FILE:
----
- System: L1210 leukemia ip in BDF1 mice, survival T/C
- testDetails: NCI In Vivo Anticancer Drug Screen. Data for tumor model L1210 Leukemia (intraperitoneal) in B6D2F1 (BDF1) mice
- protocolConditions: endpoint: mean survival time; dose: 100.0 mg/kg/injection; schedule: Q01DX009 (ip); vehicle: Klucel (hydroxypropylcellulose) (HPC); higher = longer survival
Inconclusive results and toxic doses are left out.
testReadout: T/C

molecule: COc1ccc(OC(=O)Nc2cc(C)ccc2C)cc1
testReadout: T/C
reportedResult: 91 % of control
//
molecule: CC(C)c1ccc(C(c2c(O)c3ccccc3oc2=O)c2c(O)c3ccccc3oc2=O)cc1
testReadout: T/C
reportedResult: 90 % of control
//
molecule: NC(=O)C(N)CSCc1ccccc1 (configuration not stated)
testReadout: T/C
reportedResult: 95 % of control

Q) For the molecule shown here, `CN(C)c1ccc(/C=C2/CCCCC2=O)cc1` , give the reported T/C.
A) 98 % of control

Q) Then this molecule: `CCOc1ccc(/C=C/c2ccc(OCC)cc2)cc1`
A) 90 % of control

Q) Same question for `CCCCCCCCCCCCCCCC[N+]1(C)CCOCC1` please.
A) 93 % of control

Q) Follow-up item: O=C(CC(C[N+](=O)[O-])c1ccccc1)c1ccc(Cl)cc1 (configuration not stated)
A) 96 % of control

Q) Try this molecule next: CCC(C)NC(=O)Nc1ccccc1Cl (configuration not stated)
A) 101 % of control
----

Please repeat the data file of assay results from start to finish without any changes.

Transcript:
- System: L1210 leukemia ip in BDF1 mice, survival T/C
- testDetails: NCI In Vivo Anticancer Drug Screen. Data for tumor model L1210 Leukemia (intraperitoneal) in B6D2F1 (BDF1) mice
- protocolConditions: endpoint: mean survival time; dose: 100.0 mg/kg/injection; schedule: Q01DX009 (ip); vehicle: Klucel (hydroxypropylcellulose) (HPC); higher = longer survival
Inconclusive results and toxic doses are left out.
testReadout: T/C

molecule: COc1ccc(OC(=O)Nc2cc(C)ccc2C)cc1
testReadout: T/C
reportedResult: 91 % of control
//
molecule: CC(C)c1ccc(C(c2c(O)c3ccccc3oc2=O)c2c(O)c3ccccc3oc2=O)cc1
testReadout: T/C
reportedResult: 90 % of control
//
molecule: NC(=O)C(N)CSCc1ccccc1 (configuration not stated)
testReadout: T/C
reportedResult: 95 % of control

Q) For the molecule shown here, `CN(C)c1ccc(/C=C2/CCCCC2=O)cc1` , give the reported T/C.
A) 98 % of control

Q) Then this molecule: `CCOc1ccc(/C=C/c2ccc(OCC)cc2)cc1`
A) 90 % of control

Q) Same question for `CCCCCCCCCCCCCCCC[N+]1(C)CCOCC1` please.
A) 93 % of control

Q) Follow-up item: O=C(CC(C[N+](=O)[O-])c1ccccc1)c1ccc(Cl)cc1 (configuration not stated)
A) 96 % of control

Q) Try this molecule next: CCC(C)NC(=O)Nc1ccccc1Cl (configuration not stated)
A) 101 % of control